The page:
Monday, October 6, 2008

More on Respect Life Sunday

I want to thank everyone who participated in the Respect Life Sunday thread below this one; it was very interesting to see everyone's different experiences!

A reader emailed me this link to the letter read in the Scranton diocese as was mentioned in the combox; it's very well worth reading. I especially liked this section:
It is impossible for me to answer all of the objections to the Church’s teaching on life that we hear every day in the media. Nevertheless, let me address a few. To begin, laws that protect abortion constitute injustice of the worst kind. They rest on several false claims including that there is no certainty regarding when life begins, that there is no certainty about when a fetus becomes a person, and that some human beings may be killed to advance the interests or convenience of others. With regard to the first, reason and science have answered the question. The life of a human being begins at conception. The Church has long taught this simple truth, and science confirms it. Biologists can now show you the delicate and beautiful development of the human embryo in its first days of existence. This is simply a fact that reasonable people accept. Regarding the second, the embryo and the fetus have the potential to do all that an adult person does. Finally, the claim that the human fetus may be sacrificed to the interests or convenience of his mother or someone else is grievously wrong. All three claims have the same result: the weakest and most vulnerable are denied, because of their age, the most basic protection that we demand for ourselves. This is discrimination at its worst, and no person of conscience should support it.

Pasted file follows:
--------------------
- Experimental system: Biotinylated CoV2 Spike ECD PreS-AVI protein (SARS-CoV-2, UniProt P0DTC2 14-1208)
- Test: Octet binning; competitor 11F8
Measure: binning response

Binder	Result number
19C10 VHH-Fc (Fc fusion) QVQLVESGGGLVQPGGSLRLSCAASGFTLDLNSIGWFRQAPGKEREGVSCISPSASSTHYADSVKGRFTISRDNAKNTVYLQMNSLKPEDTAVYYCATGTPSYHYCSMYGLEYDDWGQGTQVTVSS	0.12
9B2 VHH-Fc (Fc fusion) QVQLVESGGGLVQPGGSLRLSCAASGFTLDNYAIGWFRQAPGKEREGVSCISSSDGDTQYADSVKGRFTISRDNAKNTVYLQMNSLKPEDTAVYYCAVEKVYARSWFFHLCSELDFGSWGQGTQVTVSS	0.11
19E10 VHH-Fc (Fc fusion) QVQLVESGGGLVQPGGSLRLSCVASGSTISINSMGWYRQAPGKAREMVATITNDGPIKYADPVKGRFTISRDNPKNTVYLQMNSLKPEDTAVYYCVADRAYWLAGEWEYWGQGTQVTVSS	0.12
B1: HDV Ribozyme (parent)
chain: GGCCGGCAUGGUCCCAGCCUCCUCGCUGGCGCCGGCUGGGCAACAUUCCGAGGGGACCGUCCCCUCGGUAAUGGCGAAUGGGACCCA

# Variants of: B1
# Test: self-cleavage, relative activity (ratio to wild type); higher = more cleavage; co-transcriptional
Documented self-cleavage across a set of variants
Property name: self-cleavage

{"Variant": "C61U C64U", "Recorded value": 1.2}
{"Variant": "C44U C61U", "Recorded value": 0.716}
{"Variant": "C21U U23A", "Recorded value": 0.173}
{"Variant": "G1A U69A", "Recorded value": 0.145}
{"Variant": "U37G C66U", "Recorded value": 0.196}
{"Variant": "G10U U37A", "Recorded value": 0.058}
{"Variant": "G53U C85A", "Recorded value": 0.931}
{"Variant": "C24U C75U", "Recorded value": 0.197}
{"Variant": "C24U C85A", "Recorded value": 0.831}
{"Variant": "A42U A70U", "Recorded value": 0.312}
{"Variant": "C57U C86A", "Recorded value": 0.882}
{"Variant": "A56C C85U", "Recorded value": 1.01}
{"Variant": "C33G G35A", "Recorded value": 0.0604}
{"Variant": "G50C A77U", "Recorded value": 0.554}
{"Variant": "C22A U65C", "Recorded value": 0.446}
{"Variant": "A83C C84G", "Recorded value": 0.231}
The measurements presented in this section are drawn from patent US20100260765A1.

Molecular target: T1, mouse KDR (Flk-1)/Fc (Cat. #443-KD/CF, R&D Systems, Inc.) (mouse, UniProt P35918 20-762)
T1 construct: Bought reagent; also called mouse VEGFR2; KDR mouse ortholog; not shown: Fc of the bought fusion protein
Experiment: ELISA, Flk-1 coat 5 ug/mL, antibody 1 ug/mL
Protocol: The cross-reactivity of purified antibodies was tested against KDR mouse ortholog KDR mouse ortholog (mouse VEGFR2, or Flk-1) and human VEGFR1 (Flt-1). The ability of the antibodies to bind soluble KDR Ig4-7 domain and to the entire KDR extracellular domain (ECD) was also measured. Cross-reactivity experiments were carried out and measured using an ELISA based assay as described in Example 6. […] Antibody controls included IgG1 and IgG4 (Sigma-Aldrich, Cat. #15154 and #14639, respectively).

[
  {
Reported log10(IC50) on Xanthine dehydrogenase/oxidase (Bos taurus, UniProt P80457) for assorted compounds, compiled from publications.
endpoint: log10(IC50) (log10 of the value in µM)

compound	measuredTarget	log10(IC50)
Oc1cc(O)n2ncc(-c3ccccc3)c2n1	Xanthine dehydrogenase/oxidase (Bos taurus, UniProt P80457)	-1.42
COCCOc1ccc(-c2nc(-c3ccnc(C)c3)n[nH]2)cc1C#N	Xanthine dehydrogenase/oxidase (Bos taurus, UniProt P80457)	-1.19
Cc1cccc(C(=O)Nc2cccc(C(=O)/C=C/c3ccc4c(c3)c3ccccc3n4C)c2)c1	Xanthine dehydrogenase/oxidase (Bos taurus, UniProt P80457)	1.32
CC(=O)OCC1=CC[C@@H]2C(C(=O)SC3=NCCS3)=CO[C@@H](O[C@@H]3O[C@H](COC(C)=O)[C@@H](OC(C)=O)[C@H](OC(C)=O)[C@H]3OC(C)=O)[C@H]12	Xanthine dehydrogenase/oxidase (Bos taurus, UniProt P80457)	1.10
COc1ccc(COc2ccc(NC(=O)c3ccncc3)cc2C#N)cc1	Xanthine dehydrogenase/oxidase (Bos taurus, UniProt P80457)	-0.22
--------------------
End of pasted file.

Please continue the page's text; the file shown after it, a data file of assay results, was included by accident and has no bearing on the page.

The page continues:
Another argument goes like this: “As wrong as abortion is, I don't think it is the only relevant ‘life’ issue that should be considered when deciding for whom to vote.” This reasoning is sound only if other issues carry the same moral weight as abortion does, such as in the case of euthanasia and destruction of embryos for research purposes. Health care, education, economic security, immigration, and taxes are very important concerns. Neglect of any one of them has dire consequences as the recent financial crisis demonstrates. However, the solutions to problems in these areas do not usually involve a rejection of the sanctity of human life in the way that abortion does. Being “right” on taxes, education, health care, immigration, and the economy fails to make up for the error of disregarding the value of a human life. Consider this: the finest health and education systems, the fairest immigration laws, and the soundest economy do nothing for the child who never sees the light of day. It is a tragic irony that “pro-choice” candidates have come to support homicide – the gravest injustice a society can tolerate – in the name of “social justice.”

Even the Church’s just war theory has moral force because it is grounded in the principle that innocent human life must be protected and defended. Now, a person may, in good faith, misapply just war criteria leading him to mistakenly believe that an unjust war is just, but he or she still knows that innocent human life may not be harmed on purpose. A person who supports permissive abortion laws, however, rejects the truth that innocent human life may never be destroyed. This profound moral failure runs deeper and is more corrupting of the individual, and of the society, than any error in applying just war criteria to particular cases.